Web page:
Originally Posted by valanhb
Laurie, I'm not familiar with the term, but I looked up the Glass Steagall Act on Wikipedia and it wasn't the one I was thinking of. What was the act that was passed under Clinton that mandated that banks lower their standards or make more "high risk" loans with the intention of making home ownership more feasible for lower income families? I've heard it referred to and I would like to know more about it, but I can't remember the name.
I just took a look at the Wikipedia article on Glass Steagall - and it actually has links to the legislation that de-regulated the industries, because most of them stemmed from revisions to various aspects of the original Glass-Steagall Act. But the one you're thinking of, I'm pretty sure, is the Community Reinvestment Act, which was actually established in 1977, was revised under Clinton in 1995, and was revised again by the Bush admin in 2004/5. The Clinton revisions allowed the mergers of a bunch of insurance companies and banks, and enabled the subprime crap and the securitization of the subprime stuff: the revisions made under Bush in 2004/5 basically relaxed the oversight of institutions subject to the CRA.
Glass-Steagall was the 1933 act that established the FDIC and put controls in place to stop the panic back then. It included legislation that prevented banks from owning other financial companies, various financial controls, etc.
That provision that prevented banks, brokerages and insurance companies from being under one ownership roof was repealed in 1999 - that is the Gramm-Leach-Bliley act signed by Clinton 1999. This "opened up competition" between banks, brokerage firms and insurance companies, which then began merging. If you look up the Gramm-Leach-Bliley Act in wikipedia, you'll see it passed by a 54-44 vote, "largely along party lines with Republican support in the Senate, and by a 343-86 vote in the House of Representatives....Democrats agreed to support the bill only after Republicans agreed to strengthen provisions of the Community Reinvestment Act...."
The Community Reinvestment Act was originally passed into law in 1977 - it was designed to stop redlining (discrimination in lending) and to help create affordable housing. In 1995 (Clinton), the "implementing regulations for the CRA were strengthened by focusing the financial regulators' attention on institutions' performance in helping to meet community credit needs...." and are "credited with substantially increasing the number and aggregate amount of loans to small businesses and to low- and moderate-income borrowers for home loans."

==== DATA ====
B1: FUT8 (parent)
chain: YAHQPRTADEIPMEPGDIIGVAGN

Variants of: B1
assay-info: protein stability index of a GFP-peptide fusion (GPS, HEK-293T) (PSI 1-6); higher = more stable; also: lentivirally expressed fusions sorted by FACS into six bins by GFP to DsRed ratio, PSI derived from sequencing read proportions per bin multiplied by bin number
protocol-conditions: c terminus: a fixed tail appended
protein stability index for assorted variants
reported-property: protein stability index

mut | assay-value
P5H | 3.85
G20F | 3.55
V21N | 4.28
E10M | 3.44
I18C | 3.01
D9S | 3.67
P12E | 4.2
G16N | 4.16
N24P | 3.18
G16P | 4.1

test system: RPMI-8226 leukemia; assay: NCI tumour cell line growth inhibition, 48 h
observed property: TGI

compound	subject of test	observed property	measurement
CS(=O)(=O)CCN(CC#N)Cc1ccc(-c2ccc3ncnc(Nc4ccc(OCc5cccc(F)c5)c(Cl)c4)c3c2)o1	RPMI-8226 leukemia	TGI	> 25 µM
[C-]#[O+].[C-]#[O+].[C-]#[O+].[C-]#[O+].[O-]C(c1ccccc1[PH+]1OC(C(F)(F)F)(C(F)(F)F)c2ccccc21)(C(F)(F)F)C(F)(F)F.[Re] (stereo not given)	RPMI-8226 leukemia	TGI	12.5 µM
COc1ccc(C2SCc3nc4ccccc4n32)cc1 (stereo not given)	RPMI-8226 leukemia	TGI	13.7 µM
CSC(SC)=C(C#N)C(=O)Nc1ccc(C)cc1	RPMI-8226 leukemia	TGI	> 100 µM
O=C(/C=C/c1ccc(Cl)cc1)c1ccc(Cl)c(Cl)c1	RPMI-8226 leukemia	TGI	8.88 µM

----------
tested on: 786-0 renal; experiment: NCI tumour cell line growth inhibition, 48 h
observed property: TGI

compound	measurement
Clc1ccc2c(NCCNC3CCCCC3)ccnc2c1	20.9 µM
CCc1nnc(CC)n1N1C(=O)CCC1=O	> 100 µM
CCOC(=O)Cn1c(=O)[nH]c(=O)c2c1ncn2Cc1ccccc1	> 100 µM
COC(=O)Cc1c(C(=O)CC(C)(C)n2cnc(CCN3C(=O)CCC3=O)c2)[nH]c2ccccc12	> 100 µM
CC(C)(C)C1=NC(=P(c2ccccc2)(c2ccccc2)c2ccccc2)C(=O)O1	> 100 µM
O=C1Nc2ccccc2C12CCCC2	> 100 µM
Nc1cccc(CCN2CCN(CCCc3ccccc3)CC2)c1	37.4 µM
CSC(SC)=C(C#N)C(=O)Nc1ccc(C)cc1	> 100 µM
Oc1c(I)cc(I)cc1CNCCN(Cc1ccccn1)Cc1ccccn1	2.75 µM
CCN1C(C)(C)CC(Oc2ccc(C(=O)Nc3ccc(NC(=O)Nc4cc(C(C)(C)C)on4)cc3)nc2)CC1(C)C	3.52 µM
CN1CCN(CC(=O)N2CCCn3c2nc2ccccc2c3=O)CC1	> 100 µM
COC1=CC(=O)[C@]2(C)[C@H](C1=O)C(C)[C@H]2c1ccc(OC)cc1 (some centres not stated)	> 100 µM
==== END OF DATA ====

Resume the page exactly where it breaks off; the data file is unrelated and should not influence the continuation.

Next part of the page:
It was apparently very controversial, so according to Wikipedia, regulators agreed to revisit the rule after it had been implemented for 7 years. However, in the meantime, it was the Clinton revisions that enabled companies like Countrywide to make loans without having the other side of the business - savings deposits. It created the secondary market for loans, enabling the subprime business, and it also enabled the securitization of CRA loans that contained subprime mortgages.
In 2002, the CRA was revisited as it was supposed to be. "Substantive changes" to the implementation of regulations for CRA for banks were implemented - it had to do with assessment tests for lending standards, and large institutions were subject to more stuff than smaller ones, but that didn't happen until 2004/5.
However, a lot of institutions not even subject to the CRA popped up with the growing demand for subprime loans. But it is notable that the weakening of the CRA in 2004/5 was followed by huge increases in subprime lending.
The Wikipedia description of the whole thing is interesting, from Glass-Steagall Act, the Gramm-Leach-Bliley Act, and the Community Reinvestment Act.
Another notably: A further provision of the original Glass-Steagall Act was repealed in 1982 - the Garn-St. Germain Depository Institutions Act of 1982, which deregulated the Savings and Loan industry. It enabled adjustable rate mortgages - had broad support in congress - and is almost directly responsible for the S&L crisis that occurred a few years later.